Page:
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Thomas von Steinaecker / David von Bassewitz
Karlheinz Superstar

In a graphic novel, the composer and pioneer of electronic music Karlheinz Stockhausen seems like a being from another world to a small-town boy.

By Holger Moos

Steinaecker / Bassewitz: Stockhausen © Carlsen Writer Thomas von Steinaecker grew up in the Bavarian town of Oberviechtach in the Upper Palatinate administrative district. In 1989, the summer holidays dragged on forever. Being an altar boy was one of the few diversions of the endless summer.

Twelve-year-old Thomas and his brother looked forward to any change in the routine. One day, their father gave them a record of Karlheinz Stockhausen’s Gesang der Jünglinge. At first, the boys laughed themselves silly, but after listening to the record over and over again, they began to enjoy the really strange music. So much that they wanted to hear more.

Stockhausen’s pieces were “like tickets to another planet,” his life story seemed like a “superhero story” to Steinaecker, so writing his story like a comic book makes sense. The writer Thomas von Steinaecker therefore teamed up with the illustrator David von Bassewitz to create the graphic novel Stockhausen. The subtitle, The Man Who Came from Sirius, evokes Superman from the distant planet of Krypton. In an NDR Kultur interview, Steinaecker describes the composer as “an almost superhuman or messianic figure”. The writer was interested in how someone who came from a very rural area in the Bergisches Land became a “star man” at the end of his life, claiming that he came from Sirius.

Booed and idolised

In the graphic novel, young Thomas reads Stockhausen’s biography under the covers at night. This introduces readers the Stockhausen’s life story, who was born in 1928 and died in 2007, whose various life phases are excellently portrayed both narratively and graphically: growing up during Nazi rule, the tragic death of his mother, who was diagnosed with depression and murdered in the Hadamar killing centre as part of the Nazi euthanasia policy. His father died on the Eastern Front in 1944, and Stockhausen experienced barbarousness when he was called up to work in a field hospital.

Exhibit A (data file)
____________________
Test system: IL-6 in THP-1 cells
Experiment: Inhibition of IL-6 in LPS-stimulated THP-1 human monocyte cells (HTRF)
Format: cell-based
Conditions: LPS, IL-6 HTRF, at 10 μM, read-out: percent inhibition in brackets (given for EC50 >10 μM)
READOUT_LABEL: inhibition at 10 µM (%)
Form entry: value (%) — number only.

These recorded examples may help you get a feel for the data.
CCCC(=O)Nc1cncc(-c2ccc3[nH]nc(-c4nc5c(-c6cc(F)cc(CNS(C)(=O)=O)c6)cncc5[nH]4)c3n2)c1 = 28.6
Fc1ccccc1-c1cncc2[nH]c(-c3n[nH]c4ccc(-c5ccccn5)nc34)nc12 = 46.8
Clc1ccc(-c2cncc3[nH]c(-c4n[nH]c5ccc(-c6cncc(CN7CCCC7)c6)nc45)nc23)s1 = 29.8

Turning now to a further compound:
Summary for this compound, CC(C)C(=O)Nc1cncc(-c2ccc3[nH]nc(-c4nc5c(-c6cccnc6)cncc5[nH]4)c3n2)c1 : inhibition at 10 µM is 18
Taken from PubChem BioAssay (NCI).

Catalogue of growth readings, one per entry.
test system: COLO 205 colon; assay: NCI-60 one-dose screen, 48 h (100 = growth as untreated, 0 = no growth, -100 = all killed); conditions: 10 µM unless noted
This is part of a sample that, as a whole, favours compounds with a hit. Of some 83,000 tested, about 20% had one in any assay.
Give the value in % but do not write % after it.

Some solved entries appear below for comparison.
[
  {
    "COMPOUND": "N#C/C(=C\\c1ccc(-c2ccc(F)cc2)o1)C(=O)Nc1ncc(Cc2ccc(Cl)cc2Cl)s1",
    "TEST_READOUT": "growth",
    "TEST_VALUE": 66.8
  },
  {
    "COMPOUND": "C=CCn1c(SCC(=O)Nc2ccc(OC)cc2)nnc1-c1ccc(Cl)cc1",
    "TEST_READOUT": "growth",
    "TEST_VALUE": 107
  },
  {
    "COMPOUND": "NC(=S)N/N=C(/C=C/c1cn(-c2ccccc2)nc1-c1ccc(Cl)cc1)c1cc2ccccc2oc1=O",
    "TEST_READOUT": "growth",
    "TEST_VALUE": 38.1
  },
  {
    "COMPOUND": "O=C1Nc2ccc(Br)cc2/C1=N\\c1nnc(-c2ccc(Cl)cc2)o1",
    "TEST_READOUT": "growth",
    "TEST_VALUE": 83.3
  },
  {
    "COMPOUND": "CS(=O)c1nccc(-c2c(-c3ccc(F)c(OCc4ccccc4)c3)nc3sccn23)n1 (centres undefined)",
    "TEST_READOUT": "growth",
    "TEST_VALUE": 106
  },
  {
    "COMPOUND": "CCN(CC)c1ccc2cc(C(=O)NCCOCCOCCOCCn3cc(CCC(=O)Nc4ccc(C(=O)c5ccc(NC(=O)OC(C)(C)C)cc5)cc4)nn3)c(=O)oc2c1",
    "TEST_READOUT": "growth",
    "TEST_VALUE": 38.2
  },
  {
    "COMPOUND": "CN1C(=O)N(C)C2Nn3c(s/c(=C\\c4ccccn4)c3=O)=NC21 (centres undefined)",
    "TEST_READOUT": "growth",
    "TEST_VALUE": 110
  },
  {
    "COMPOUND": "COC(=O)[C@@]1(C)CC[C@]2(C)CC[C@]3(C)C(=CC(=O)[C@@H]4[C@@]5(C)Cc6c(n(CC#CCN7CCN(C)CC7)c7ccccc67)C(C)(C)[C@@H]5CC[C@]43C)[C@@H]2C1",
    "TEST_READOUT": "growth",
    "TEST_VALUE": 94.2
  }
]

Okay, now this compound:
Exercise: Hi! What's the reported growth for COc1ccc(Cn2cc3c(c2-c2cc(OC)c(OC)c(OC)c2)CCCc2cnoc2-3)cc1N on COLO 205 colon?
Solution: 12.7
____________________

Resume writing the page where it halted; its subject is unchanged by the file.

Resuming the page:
After the end of the Second World War, the graphic novel presents his musical beginnings: The boos at his performances, a musician screaming: “I... can’t play that!!!” Later he would be idolised world over by people like Miles Davis, the Beatles, Max Ernst and Thomas Pynchon. The novel is interwoven with episodes from Steinaecker’s own youthful infatuation, which later led to a friendship with an admired composer. 

Powerfull pull

“A powerful pull emanates from this book,” Fritz Göttler begins his review in the Süddeutschen Zeitung. Stockhausen is indeed an event, of course “also thanks to the drawings made by David von Bassewitz on the computer,” as Christoph Haas points out in the taz. Just as Stockhausen broke the framework of the music, the drawings with their “sketchy and watercolour-like looseness” repeatedly break through the frames; in some cases, Bassewitz eliminates framed panels altogether.

The grandiose graphic novel ends again in 1989, when young Steinaecker’s father surprised him by letting him go to a concert and meet Stockhausen in person. The story of Stockhausen and Steinaecker will be continued; a second volume is announced with the word “Intense emotions! Shocking drama! A journey to the limits of music!” Readers can only hope that it will come out soon, but will have to be patient. Steinaecker and Bassewitz worked for seven years on the first volume but hope to complete the second, final volume in four years.
  • Steinaecker / Bassewitz: Stockhausen, p. 18-19 © Steinaecker / Bassewitz / Carlsen
  • Steinaecker / Bassewitz: Stockhausen, p. 50-51 © Steinaecker / Bassewitz / Carlsen
  • Steinaecker / Bassewitz: Stockhausen, p. 68-69 © Steinaecker / Bassewitz / Carlsen
  • Steinaecker / Bassewitz: Stockhausen, p. 100-101 © Steinaecker / Bassewitz / Carlsen
  • Steinaecker / Bassewitz: Stockhausen, p. 222-223 © Steinaecker / Bassewitz / Carlsen
  • Steinaecker / Bassewitz: Stockhausen, p. 304-305 © Steinaecker / Bassewitz / Carlsen

Logo Rosinenpicker © Goethe-Institut / Illustration: Tobias Schrank Thomas von Steinaecker / David von Bassewitz: Stockhausen: Der Mann, der vom Sirius kam
Hamburg: Carlsen, 2022. 392 p.
ISBN: 978-3-551-73366-5